Timothy Bradford
Hamlet as Mistranslation

Hamlet is, as are all of Shakespeare’s plays, a work based on appropriations and translations. A rough historical sketch would show, over the course of half a century, a Scandinavian legend set down in Latin then translated into French before finding its way across the Channel to become Thomas Kyd’s now lost “Ur-Hamlet,” the most likely source for Shakespeare’s version. Despite this mongrel past, Hamlet’s über-canonization and its pervasiveness in literature and popular culture make it seem, at least in the familiar scenes, to be the original, without translation.

But something else happens, no matter how many times I read it, when I wander into the miraculous strangeness of the language and behavior in the play. I sense not only the conflict in the main character, but in the language and play as a whole. A product of “mistranslations” that occurred along the way?

During the time I wrote these poems, this effect was heightened by approaching Hamlet with fresh-eyed undergrads in a composition course through the use of film versions. So the words of Shakespeare’s Hamlet, as well as the film translations, and mistranslations as my students and I would often label them, of Franco Zeffirelli, Kenneth Branagh and Michael Almereyda, were in mind. From this place, I started writing what became a four-poem series of “mistranslations” based on the characters of Hamlet and Ophelia.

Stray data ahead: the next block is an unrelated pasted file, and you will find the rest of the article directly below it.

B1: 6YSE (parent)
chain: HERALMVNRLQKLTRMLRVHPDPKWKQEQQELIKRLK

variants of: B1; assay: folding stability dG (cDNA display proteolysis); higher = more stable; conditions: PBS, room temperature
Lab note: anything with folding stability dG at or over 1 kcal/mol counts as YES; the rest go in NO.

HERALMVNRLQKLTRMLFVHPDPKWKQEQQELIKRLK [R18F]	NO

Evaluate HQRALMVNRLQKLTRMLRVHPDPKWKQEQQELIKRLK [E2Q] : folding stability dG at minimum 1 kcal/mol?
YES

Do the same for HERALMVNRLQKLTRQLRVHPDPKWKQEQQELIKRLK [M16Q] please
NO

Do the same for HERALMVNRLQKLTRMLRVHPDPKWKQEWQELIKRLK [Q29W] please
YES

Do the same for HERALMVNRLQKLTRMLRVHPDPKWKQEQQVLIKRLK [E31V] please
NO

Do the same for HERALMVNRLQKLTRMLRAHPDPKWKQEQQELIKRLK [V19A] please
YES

Of the two poems published here, “Hamlet’s Meditation” came out of an attempt to write a terza rima in the middle of January in Oklahoma, and the brooding voice set in a contemporary world could just as easily be Ethan Hawke’s version of Hamlet in Almereyda’s film as Shakespeare’s “original.” “Hamlet’s Letter from Exile” draws from the moment in Shakespeare’s play when Hamlet is sent abroad with hapless Rosencrantz and Guildenstern, mixes that moment with the more graphic sexual relations Branagh adds to his film version, and draws its vocabulary from a mix of whaling lore and the Ozark Mountains river system exhibit at the local zoo.

In this sense, both poems are my translations, and by design, mistranslations, of a mélange of interpretations, which is really just a polite word for “mistranslations.” It seems, given the history of Hamlet and the relative successes and failures of the film versions, that only through purposeful mistranslation can one arrive at something worthwhile.